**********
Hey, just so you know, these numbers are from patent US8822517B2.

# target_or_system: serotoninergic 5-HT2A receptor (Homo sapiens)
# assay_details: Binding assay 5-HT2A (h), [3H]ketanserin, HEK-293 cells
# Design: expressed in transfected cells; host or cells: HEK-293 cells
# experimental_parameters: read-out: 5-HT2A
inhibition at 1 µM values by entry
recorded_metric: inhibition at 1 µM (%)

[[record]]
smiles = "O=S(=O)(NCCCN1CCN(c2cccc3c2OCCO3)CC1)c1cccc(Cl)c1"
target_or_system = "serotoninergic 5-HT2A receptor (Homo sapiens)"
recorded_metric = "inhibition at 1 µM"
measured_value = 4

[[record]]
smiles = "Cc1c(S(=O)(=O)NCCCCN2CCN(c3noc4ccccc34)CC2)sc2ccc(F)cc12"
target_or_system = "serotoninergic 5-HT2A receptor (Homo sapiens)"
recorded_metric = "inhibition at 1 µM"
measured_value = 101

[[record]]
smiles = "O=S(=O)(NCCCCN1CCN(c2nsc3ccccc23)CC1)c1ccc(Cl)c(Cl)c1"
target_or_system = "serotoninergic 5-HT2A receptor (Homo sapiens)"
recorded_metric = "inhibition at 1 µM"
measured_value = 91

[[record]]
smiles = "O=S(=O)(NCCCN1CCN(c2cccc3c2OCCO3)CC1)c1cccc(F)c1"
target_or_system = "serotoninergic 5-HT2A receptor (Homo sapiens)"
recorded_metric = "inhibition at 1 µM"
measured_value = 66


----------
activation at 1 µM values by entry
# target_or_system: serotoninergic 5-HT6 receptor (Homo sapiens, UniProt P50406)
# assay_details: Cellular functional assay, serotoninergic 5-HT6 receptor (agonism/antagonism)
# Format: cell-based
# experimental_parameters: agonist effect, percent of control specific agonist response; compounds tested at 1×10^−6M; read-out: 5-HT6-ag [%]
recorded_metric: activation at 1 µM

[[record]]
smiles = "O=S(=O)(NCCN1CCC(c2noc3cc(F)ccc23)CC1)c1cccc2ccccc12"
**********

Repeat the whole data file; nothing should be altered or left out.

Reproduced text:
Hey, just so you know, these numbers are from patent US8822517B2.

# target_or_system: serotoninergic 5-HT2A receptor (Homo sapiens)
# assay_details: Binding assay 5-HT2A (h), [3H]ketanserin, HEK-293 cells
# Design: expressed in transfected cells; host or cells: HEK-293 cells
# experimental_parameters: read-out: 5-HT2A
inhibition at 1 µM values by entry
recorded_metric: inhibition at 1 µM (%)

[[record]]
smiles = "O=S(=O)(NCCCN1CCN(c2cccc3c2OCCO3)CC1)c1cccc(Cl)c1"
target_or_system = "serotoninergic 5-HT2A receptor (Homo sapiens)"
recorded_metric = "inhibition at 1 µM"
measured_value = 4

[[record]]
smiles = "Cc1c(S(=O)(=O)NCCCCN2CCN(c3noc4ccccc34)CC2)sc2ccc(F)cc12"
target_or_system = "serotoninergic 5-HT2A receptor (Homo sapiens)"
recorded_metric = "inhibition at 1 µM"
measured_value = 101

[[record]]
smiles = "O=S(=O)(NCCCCN1CCN(c2nsc3ccccc23)CC1)c1ccc(Cl)c(Cl)c1"
target_or_system = "serotoninergic 5-HT2A receptor (Homo sapiens)"
recorded_metric = "inhibition at 1 µM"
measured_value = 91

[[record]]
smiles = "O=S(=O)(NCCCN1CCN(c2cccc3c2OCCO3)CC1)c1cccc(F)c1"
target_or_system = "serotoninergic 5-HT2A receptor (Homo sapiens)"
recorded_metric = "inhibition at 1 µM"
measured_value = 66


----------
activation at 1 µM values by entry
# target_or_system: serotoninergic 5-HT6 receptor (Homo sapiens, UniProt P50406)
# assay_details: Cellular functional assay, serotoninergic 5-HT6 receptor (agonism/antagonism)
# Format: cell-based
# experimental_parameters: agonist effect, percent of control specific agonist response; compounds tested at 1×10^−6M; read-out: 5-HT6-ag [%]
recorded_metric: activation at 1 µM

[[record]]
smiles = "O=S(=O)(NCCN1CCC(c2noc3cc(F)ccc23)CC1)c1cccc2ccccc12"